“A fuel injection pump is an incredibly precise piece of equipment. The plungers in a jerk pump are machined to within 0.00004” of the cylinder bores into which they fit. Unlike the pistons in the engine, no rings seal these plungers and while the pressures in the engine cylinders may reach 1000 psi, pressures in an injection pump are anywhere from 1500 to 5000 psi.
The accurate fit of the pump plungers in their cylinders is the only thing that prevents fuel from leaking past these plungers under extreme pressures. When you realize that the pump may be metering out only a few millionths of a gallon, you begin to understand how little leakage past the plungers it would take to completely destroy the smooth running and balance of the engine. If just one or two plunders are leaking by, then the other cylinders pick up more load, which leads to high temperatures, excessive wear of exhaust valves, and the danger of cracking the cylinder head or seizing a piston.
Imagine a tiny grain of sand or a little speck of metal finding its way into the pump. Even if this contamination passes through the pump without scratching the cylinder or piston, or doing any other kind of damage, it will now be on its way to an injector. Depending on engine size and type of injector nozzle (hole type or pintle) the holes in the tip of the nozzle through which the fuel sprays into the combustion chamber may no more than a few thousandths of an inch in diameter. It takes the merest piece of particulate from contaminated fuel to plug up an injector.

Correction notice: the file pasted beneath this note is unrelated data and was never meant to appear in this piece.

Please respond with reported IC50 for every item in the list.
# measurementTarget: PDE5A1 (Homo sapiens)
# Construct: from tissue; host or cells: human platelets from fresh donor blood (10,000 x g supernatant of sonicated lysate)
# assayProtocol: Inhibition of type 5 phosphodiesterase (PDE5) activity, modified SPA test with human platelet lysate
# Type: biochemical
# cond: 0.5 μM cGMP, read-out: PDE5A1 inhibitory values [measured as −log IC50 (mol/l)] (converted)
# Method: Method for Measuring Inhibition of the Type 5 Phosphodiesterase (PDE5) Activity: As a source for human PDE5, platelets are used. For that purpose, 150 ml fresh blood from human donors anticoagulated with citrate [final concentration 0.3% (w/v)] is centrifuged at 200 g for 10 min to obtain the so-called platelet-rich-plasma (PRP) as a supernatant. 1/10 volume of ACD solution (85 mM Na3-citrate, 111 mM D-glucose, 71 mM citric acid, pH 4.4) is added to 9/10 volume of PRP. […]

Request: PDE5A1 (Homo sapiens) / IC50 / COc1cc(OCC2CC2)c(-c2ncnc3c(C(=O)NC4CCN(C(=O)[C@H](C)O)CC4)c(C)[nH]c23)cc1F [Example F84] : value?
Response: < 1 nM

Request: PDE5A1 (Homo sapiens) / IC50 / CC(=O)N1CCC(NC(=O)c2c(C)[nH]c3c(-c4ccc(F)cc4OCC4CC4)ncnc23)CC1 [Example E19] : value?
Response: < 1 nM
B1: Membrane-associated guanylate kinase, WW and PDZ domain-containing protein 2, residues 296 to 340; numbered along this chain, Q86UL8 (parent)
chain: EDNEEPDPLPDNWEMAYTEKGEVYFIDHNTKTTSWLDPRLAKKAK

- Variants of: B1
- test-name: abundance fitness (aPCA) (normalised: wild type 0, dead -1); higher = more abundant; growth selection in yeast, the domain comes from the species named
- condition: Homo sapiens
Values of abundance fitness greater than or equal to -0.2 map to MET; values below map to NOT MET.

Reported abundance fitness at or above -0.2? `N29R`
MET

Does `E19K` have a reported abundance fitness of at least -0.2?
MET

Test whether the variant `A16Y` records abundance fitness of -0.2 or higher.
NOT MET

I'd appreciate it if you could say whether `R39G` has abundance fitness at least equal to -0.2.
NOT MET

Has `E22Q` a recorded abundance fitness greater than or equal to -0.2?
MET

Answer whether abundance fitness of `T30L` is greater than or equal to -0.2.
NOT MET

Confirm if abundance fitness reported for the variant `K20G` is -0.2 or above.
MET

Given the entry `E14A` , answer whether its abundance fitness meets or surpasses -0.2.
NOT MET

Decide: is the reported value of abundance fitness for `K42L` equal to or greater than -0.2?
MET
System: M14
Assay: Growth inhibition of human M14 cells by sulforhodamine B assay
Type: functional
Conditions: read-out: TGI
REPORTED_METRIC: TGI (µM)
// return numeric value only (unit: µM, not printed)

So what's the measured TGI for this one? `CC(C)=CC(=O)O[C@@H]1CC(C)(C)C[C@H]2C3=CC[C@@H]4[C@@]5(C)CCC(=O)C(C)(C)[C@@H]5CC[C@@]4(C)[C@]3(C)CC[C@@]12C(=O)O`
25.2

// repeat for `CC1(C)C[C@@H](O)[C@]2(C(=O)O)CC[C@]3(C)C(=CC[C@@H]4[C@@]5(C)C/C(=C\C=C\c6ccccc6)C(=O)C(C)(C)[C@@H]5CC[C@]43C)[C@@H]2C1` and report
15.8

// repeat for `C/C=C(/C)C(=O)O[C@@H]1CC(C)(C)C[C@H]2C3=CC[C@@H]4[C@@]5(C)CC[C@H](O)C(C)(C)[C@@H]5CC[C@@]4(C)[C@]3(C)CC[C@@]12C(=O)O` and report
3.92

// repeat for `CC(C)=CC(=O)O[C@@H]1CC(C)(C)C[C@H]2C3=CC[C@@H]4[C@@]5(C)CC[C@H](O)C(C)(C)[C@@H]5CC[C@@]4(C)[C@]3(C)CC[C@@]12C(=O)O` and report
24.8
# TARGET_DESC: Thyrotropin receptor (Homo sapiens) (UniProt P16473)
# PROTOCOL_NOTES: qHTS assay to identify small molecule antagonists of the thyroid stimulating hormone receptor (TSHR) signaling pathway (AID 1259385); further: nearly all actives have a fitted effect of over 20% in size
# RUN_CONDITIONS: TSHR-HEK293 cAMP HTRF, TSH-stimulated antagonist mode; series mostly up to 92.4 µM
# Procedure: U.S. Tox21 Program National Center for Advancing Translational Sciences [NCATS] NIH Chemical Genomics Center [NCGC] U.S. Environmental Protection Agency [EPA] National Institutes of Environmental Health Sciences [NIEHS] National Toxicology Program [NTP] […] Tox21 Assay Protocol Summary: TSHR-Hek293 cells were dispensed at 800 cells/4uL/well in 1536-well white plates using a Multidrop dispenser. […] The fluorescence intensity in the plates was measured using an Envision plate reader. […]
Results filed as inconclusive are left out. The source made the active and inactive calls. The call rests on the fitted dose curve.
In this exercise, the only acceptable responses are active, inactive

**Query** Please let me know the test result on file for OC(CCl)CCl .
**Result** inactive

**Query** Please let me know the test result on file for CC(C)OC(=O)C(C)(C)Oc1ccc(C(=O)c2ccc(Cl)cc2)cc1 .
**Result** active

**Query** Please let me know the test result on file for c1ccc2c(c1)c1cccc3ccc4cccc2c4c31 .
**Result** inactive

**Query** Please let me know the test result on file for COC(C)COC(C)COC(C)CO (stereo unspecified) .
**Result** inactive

Water can be just as harmful to an fuel injection system. When the engine is shut down for periods of time, as is the norm for most generators or boat engines, rusting of critical parts will occur, which rapidly destroys the effectiveness of the system. When the engine is running, the super heated air in the culinders under compression will instantly turn into steam. This steam can generate enough explosive force to blow the tip clean off the injector.
Nothing plays more havoc with generator engines or boat diesel engines than water contaminated, bacteria contaminated dirty fuel. If right from the start the owner gets rid of particulate and water in the fuel, then 90% of potential engine troubles will be avoided.
The damage done by dirty fuel is concentrated on all the most highly machined and therefore expensive pieces of equipment in the engine. Damage to fuel injection pumps and injectors cannot be repaired by the user.”